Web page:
He said wallpapers in his study must be plain,
no flowers, trees, birds, or senseless curlicues
can match the birth-to-baptism-to-birthday
pictures that he prays would include weddings,
births, elf-looking poses of children and theirs,
grandchildren and theirs (he’d be a hundred),
framed and frozen in time, a collection of smiles
that would bind the Earth like a ribbon of glee
when knotted from-pursed-end to-toothy-end.
He said he will be the memento-keeper of long
remembrances, a Methuselah of happy times,
and he would not exchange his role for places
in havens of peace and quiet, he’d have laughter
and surprise squeals of romping lads and lasses,
infants once, gossoons and ingénues forever.
All his waking and sleeping hours are litanies
of joie de vivre: was that Marie on the turf?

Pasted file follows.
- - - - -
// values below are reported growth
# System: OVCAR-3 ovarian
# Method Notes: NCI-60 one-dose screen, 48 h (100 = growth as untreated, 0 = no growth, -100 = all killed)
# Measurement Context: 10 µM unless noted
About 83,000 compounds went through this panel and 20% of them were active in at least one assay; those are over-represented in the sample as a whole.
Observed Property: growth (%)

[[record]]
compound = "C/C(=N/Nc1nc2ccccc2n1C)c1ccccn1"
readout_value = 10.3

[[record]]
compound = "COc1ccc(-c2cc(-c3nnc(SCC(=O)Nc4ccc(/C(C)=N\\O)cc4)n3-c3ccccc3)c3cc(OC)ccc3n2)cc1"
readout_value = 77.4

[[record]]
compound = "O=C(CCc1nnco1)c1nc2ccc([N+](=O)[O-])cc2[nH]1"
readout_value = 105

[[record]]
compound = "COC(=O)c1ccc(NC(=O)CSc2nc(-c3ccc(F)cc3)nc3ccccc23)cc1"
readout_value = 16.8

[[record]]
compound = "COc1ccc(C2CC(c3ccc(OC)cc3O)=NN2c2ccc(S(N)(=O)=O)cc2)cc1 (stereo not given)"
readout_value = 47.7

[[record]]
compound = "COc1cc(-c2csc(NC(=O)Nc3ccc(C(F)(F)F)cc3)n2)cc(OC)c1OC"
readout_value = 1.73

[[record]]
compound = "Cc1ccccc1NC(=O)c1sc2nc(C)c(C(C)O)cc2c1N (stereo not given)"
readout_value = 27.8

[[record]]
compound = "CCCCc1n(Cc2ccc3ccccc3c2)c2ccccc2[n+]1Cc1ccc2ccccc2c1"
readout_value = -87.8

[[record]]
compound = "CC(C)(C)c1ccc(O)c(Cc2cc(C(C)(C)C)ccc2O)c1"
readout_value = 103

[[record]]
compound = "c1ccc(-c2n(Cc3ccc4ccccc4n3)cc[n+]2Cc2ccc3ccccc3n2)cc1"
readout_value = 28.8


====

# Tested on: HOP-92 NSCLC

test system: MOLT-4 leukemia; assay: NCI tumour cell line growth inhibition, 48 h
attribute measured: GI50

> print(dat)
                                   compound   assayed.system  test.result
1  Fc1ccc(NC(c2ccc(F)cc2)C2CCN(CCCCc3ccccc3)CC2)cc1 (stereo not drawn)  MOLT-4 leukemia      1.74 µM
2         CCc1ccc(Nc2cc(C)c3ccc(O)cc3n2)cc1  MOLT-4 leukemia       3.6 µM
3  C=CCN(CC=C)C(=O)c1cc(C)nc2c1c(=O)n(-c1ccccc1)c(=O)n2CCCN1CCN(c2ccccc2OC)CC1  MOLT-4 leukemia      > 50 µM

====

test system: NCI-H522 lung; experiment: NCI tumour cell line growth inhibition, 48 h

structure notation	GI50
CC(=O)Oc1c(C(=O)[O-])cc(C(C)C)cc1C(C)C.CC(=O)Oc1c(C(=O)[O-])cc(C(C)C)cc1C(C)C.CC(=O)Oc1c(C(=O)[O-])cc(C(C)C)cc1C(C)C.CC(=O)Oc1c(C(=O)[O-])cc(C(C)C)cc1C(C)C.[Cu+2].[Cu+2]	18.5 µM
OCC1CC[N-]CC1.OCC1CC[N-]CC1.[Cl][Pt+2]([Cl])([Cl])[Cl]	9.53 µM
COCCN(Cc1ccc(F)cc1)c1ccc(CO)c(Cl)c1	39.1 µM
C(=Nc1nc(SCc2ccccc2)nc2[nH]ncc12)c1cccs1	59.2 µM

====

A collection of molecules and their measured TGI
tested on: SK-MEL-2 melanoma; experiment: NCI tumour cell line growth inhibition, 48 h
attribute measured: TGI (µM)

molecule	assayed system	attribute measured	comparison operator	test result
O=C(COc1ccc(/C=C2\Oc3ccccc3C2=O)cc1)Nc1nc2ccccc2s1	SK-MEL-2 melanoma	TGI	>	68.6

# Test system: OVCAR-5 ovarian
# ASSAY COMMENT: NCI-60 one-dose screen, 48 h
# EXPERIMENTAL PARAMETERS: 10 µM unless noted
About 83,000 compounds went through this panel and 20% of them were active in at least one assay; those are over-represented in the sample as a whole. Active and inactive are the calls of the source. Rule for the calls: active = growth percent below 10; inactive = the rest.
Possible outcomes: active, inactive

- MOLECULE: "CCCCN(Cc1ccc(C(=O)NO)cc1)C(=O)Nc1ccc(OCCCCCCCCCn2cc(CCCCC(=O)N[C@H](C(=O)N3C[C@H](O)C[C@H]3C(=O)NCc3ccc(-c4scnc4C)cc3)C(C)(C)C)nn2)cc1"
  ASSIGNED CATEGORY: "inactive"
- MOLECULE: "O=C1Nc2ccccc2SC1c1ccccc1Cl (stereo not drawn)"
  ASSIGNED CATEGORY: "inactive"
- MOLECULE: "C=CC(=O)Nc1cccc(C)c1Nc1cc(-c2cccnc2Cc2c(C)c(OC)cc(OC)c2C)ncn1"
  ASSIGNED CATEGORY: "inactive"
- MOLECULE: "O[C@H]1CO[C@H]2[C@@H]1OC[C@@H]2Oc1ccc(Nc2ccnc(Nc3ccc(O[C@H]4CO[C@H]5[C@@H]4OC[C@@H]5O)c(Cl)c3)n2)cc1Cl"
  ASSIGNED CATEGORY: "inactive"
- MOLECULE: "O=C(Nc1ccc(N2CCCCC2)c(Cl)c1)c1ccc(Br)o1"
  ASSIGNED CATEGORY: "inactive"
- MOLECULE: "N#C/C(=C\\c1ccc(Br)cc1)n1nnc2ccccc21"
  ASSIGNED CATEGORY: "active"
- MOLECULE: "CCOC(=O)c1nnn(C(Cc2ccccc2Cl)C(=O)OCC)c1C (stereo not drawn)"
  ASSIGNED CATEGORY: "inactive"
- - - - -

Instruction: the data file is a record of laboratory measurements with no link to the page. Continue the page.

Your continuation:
How new, yet how knowing her whole-face
smile comes through like a burst of sunshine
that promises a long-drawn spring, a summer
of running across strawberry fields, jumping
into lily-mottled rivers. Was that Matthew
sprawled on the soccer green, his megawatt
grin saying: I’m okay, gramps, okay. Okay?
Was that Chloe in a princess’ veil? Did she
do that regal pirouette, and that wild bourree?
Was that Megan with her palette and canvas,
showing off a portrait of a once chubby Mikee?
Was that him needing help blowing his cake’s
Candles, and all ten grandchildren lending it?
Abandon all dread and heartbreak you who
enter this space, this paradise, his artlessly
scribbled sign on his door warned. This place,
this heart, this parlour of warmth and love,
this refuge. He looked at all his frames again,
reminded the renovator: No decor. Just plain.
---Albert B. Casuga
This is Poem 20 in my poem-a-day project to celebrate National Poetry Month (April). Above are pictures of my youngest grandchild and the 10 whose pictures populate my study.